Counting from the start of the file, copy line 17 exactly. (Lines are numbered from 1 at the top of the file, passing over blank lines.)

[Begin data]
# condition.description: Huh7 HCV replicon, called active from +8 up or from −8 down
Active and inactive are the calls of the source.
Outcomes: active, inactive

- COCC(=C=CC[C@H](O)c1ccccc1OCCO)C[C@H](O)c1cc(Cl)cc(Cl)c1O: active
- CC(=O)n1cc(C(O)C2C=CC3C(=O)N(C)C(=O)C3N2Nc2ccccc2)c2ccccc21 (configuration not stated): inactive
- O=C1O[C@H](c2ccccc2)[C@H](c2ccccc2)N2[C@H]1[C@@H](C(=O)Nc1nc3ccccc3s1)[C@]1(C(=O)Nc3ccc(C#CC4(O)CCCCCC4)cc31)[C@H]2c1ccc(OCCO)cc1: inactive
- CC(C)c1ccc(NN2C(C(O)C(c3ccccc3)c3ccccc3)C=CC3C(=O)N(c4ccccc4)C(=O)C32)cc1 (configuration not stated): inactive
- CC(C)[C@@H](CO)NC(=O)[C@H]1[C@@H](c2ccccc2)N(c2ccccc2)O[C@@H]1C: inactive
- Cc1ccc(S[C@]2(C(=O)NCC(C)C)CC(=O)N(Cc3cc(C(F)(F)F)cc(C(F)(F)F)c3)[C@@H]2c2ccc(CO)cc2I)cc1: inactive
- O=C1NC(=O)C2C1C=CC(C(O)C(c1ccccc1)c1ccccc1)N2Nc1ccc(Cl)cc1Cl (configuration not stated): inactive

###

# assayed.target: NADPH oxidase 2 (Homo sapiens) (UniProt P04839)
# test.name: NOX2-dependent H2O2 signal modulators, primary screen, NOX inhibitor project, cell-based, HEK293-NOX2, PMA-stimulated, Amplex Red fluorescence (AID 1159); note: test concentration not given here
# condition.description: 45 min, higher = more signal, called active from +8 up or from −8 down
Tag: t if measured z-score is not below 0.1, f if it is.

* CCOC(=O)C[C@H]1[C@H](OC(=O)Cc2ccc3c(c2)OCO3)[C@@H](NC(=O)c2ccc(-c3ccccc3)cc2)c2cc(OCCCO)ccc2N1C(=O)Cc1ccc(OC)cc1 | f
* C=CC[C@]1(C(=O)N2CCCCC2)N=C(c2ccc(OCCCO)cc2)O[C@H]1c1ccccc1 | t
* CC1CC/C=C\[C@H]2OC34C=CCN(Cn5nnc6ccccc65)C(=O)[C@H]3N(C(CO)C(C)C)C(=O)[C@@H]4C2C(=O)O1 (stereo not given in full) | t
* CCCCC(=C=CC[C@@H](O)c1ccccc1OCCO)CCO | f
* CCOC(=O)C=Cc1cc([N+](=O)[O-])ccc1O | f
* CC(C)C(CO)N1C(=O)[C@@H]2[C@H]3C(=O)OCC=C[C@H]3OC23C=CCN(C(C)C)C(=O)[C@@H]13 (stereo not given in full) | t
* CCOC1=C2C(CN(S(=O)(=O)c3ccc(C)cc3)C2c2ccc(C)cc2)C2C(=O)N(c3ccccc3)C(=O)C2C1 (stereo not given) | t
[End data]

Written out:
* C=CC[C@]1(C(=O)N2CCCCC2)N=C(c2ccc(OCCCO)cc2)O[C@H]1c1ccccc1 | t